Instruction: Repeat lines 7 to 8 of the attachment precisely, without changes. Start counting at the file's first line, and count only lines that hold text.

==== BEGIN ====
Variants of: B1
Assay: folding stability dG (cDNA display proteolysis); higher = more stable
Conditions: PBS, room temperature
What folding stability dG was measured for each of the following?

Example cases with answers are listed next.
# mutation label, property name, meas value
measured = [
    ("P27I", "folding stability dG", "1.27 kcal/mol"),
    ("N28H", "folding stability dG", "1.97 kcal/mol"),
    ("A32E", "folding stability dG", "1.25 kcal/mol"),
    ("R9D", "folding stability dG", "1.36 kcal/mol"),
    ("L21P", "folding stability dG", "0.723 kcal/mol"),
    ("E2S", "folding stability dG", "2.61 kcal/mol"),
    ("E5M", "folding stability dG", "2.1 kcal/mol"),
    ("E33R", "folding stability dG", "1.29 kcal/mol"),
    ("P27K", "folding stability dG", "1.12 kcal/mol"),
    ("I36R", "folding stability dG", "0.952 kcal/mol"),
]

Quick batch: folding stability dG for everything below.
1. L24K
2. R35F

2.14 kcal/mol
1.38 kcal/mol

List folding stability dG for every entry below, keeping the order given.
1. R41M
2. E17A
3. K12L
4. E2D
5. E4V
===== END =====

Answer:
measured = [
    ("P27I", "folding stability dG", "1.27 kcal/mol"),